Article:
New York white collar crimes are found in all different shapes and sizes. From misdemeanor to felonies and from crimes involving individuals to large multi-party schemes, Mortgage Fraud, pursuant to New York Penal Law sections 187.05, 187.10, 187.15, 187.20 and 187.25, is one of the growing areas of white collar crime. Although not as common as “regular” Mortgage Fraud, a crime associated with real estate transactions and this particular offense is Fraudulent Disposition of Mortgaged Property pursuant to New York Penal Law section 185.10.
NY PL 185.10, Pursuant to Fraudulent Disposition of Mortgaged Property:
A person is guilty of Fraudulent Disposition of Mortgaged Property when, having theretofore executed a mortgage of real or personal property or any instrument intended to operate as such, he sells, assigns, exchanges, secretes, injures, destroys or otherwise disposes of any part of the property, upon which the mortgage or other instrument is at the time a lien, with intent thereby to defraud the mortgagee or a purchaser thereof.
Fraudulent Disposition of Mortgaged Property is a class “A” misdemeanor punishable by up to one year in jail.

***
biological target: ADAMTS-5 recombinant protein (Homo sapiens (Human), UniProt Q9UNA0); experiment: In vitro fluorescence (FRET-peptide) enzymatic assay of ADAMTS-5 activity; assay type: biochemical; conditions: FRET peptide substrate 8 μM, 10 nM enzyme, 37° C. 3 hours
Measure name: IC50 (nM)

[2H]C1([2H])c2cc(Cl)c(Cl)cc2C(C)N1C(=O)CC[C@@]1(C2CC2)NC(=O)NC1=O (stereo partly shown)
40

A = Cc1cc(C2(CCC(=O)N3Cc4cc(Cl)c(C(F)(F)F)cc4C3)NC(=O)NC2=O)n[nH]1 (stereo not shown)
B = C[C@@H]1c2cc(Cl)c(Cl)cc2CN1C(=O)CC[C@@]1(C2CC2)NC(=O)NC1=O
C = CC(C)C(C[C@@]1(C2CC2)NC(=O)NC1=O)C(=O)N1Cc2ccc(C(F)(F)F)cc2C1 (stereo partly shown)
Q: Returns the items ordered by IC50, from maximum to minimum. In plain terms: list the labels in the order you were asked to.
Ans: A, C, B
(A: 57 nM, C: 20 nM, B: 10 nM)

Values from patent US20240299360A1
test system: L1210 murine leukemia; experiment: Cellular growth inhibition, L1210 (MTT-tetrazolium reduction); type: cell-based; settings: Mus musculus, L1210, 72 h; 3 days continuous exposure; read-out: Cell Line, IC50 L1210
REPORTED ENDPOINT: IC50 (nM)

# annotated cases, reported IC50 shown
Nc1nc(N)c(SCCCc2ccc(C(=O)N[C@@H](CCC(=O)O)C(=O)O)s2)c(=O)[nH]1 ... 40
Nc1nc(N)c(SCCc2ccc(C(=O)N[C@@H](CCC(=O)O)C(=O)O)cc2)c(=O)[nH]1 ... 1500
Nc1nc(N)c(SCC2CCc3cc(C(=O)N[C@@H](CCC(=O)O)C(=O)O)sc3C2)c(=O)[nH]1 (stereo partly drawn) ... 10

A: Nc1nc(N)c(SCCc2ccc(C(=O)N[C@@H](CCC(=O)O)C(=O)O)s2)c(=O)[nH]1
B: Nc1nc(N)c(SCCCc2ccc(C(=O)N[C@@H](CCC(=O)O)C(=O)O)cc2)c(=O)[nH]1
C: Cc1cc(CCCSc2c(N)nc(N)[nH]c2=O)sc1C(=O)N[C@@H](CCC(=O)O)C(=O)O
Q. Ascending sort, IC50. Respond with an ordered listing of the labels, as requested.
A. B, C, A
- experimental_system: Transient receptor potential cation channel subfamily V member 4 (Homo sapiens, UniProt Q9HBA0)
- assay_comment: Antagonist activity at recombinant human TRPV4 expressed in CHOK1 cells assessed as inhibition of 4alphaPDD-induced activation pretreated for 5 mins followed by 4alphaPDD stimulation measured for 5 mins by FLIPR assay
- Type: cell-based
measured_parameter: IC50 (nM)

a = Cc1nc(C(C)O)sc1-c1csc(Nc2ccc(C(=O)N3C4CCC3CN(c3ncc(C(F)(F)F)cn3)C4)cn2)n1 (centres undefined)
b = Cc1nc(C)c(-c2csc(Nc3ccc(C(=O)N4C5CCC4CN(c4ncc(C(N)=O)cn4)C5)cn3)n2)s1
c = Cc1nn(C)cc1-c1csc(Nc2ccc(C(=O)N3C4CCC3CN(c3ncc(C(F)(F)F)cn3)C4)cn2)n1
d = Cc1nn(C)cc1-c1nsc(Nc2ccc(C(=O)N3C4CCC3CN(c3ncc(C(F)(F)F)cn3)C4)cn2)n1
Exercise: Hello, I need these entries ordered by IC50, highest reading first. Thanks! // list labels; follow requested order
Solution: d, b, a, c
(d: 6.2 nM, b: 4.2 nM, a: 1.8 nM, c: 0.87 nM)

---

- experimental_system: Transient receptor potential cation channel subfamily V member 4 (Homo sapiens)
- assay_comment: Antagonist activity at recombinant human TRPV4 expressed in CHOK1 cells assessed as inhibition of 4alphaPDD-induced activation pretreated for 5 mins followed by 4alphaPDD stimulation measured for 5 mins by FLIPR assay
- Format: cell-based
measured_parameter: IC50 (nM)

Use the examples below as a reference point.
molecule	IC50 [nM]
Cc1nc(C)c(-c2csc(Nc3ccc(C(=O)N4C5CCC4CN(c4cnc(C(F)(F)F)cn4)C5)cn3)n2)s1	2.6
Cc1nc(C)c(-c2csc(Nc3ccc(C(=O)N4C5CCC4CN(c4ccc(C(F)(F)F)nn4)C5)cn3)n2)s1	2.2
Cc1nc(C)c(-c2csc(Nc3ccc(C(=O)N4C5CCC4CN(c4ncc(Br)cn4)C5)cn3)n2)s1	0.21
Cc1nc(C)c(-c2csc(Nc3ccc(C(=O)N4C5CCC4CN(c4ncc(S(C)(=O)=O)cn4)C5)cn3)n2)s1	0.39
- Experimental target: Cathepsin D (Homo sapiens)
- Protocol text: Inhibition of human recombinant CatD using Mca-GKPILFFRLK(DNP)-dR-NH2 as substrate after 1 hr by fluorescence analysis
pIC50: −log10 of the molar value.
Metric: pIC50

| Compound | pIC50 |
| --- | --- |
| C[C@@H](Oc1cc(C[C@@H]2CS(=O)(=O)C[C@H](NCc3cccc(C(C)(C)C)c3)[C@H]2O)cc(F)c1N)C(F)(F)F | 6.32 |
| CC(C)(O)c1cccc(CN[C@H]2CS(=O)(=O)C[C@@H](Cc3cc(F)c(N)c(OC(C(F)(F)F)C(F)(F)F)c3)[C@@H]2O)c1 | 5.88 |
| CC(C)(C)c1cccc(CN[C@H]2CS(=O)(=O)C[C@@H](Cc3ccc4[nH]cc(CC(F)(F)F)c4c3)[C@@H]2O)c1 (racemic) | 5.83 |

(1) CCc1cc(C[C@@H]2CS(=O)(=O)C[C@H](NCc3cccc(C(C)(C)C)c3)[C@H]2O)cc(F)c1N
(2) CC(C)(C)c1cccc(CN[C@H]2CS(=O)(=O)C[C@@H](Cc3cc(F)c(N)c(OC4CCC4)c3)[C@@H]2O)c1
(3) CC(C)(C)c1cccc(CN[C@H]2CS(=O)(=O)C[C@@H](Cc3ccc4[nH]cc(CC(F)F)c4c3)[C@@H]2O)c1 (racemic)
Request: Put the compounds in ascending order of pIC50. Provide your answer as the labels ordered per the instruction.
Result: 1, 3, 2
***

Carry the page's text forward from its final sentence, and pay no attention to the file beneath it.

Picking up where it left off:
Briefly, for one to perpetrate this crime, one must possess an “intent to defraud.” In fact, it has been held that one is not guilty of this crime if one does not possess this fraudulent intent. See People v. Staton, 79 A.D. 634 (2 Dept. 1909) (There was no “intent to defraud” where a mortgagor shipped his mortgaged goods to his spouse who was in another state. The mortgage stipulated this could not be done without the consent of the mortgagee. The mortgagor did not attempt to conceal anything and made voluntary payments on his mortgage. Therefore, there was no “intent to defraud.”)
Even if one is found to have the “intent to defraud,” it is likely that the crime of Fraudulent Disposition of Mortgaged Property is the least of one’s concerns. If one obtains money or property, for example, valued in the tens or hundreds of thousands of dollars, one may also face the crimes of Grand Larceny in the Third and Second Degrees where the punishment may be up to seven or fifteen years in prison respectively. Moreover, a defendant may face additional felonies including, but not limited to, Falsifying Business Records, Forgery and Offering a False Instrument for Filing.